Zedi’s technology supports student capstone project

Zedi’s technology supports student capstone project

NAIT students create tool to gather data on emerging technology in wireless internet connectivity

NAIT students Rob Hawley, Zach Melnyk and Pepe Villarreal recently completed a capstone project with Zedi Solutions, an Edmonton wireless technology company serving the oil and gas industry.

Capstone projects provide learning experiences that enhance students’ career opportunities and support business and industry. And this one was typical, solving a real-world problem.

“Essentially, what we did was analyze a different method of wireless communications, in this case, the application of long range wide area networks or LoRaWAN, as a new connectivity strategy,” explains Hawley (Bachelor of Technology in Technology Management ’17), who works for Harris Canada Inc. in its air traffic management communications area.

How does LoRaWAN work? Hawley says it’s a lot like Wi-Fi, but has longer range and lower power.

The technology was not commonly used a few years ago, but now is increasingly being deployed to help devices interconnect and send and receive data – known as the “internet of things.”

Zedi a partner each step of the way

The three recent grads built a mobile diagnostic tool that analyzes internet coverage distance between devices from rural to urban areas. They also analyzed data from tests in an Edmonton area weather station.

“One of the things that surprised us was just how well it works in a city,” says Hawley, referring to the testing the group did in downtown Edmonton. Typical performance was advertised to be about 2 kilometres in the city, but their tests showed 3 kilometres of coverage.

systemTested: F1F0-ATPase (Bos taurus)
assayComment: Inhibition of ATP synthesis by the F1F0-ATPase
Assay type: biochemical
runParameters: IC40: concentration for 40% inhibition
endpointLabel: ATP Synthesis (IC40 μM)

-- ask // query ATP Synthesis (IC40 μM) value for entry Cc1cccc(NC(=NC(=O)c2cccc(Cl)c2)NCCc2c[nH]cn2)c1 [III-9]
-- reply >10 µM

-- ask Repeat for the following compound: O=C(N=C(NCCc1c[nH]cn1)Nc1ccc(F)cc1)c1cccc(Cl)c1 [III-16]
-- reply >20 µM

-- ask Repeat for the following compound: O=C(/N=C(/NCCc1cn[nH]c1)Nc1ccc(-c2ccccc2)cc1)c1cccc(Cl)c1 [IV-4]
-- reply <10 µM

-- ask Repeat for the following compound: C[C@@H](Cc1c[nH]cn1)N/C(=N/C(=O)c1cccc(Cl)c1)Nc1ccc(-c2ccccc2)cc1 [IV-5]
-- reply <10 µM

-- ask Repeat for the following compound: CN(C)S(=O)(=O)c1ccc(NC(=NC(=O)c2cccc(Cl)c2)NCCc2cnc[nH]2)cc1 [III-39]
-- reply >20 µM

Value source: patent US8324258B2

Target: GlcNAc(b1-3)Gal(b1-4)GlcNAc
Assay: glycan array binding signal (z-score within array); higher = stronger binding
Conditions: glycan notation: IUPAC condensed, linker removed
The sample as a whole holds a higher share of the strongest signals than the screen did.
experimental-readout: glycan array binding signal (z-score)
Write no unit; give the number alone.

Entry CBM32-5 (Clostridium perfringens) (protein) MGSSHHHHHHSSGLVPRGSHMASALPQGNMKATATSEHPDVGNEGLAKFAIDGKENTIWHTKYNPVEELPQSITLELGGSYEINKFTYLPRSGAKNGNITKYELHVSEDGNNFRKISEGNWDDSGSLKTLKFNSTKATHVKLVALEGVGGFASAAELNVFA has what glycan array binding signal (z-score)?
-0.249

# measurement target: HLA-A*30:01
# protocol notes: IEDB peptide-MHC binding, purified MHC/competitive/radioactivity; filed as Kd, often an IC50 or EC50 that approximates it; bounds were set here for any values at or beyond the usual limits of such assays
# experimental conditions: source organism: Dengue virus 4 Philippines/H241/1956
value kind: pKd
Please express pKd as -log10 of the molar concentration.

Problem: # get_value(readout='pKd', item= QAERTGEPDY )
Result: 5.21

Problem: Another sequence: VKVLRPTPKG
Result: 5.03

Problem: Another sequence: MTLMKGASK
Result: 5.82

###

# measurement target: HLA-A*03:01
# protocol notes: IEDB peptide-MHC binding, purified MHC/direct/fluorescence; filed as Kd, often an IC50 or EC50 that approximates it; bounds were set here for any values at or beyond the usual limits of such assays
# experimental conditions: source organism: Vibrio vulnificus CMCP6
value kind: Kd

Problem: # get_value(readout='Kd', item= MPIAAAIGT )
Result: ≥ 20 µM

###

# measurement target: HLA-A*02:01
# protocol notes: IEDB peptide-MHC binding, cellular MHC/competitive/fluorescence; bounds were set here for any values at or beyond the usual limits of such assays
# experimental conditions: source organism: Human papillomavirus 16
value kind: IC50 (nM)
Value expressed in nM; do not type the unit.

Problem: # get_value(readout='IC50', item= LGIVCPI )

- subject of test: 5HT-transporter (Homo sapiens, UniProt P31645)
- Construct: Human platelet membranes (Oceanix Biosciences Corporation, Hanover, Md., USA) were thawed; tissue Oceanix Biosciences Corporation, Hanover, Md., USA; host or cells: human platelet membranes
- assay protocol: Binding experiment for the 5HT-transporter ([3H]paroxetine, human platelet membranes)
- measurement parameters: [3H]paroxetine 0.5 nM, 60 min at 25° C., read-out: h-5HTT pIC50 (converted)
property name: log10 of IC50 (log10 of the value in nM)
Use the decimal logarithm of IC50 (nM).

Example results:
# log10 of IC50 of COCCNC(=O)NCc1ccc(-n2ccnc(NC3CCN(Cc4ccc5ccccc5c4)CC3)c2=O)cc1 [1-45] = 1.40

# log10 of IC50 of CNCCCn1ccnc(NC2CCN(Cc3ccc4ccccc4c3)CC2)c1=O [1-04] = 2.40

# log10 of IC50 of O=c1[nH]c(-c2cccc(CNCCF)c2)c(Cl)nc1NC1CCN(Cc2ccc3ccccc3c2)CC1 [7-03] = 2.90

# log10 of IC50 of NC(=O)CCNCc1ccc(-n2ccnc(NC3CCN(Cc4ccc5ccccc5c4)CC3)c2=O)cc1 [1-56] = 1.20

They built a prototype and tied that into Zedi’s existing secure cloud infrastructure technology ZediAccess, which was provided to the students.  

“This is a great example of a capstone project that has tangible outcomes.”

Zedi estimates the company spent about $25,000 on the capstone project and the students’ tests. And Zedi is optimistic that it can couple its own technology with findings from that project into areas like agriculture and smart cities initiatives.

“This is a great example of a capstone project that has tangible outcomes,” says Zedi’s president Ilario (Larry) Spagnolo (Marketing ’16), a former member of NAIT’s Board of Governors and campaign cabinet member for Essential: The NAIT Campaign.

Zedi has also donated Smart-AlekTM electronic gas flow measurement devices and access to Zedi AccessTM, the company’s award-winning cloud-based software solution, to support students through hands-on learning.

Capstone projects often span two terms and can take up to 800 hours of students’ time, says Melissa Dobson, an instructor in the Bachelor of Technology in Technology Management program. Students present their work in a Capstone Showcase designed to highlight the top projects and introduce industry-ready grads to potential future employers.

“We really want the students to come away with four things: project management skills, critical thinking skills, research skills and the ability to communicate effectively,” says Dobson says.

NAIT is proud to celebrate the success of Essential: The NAIT Campaign. Thanks to thousands of donors, we raised more than $100 million for student success, applied research and campus development. In appreciation, NAIT is sharing 100 reasons how donors are having an essential effect on our campus and the community. nait.ca/EssentialEffect.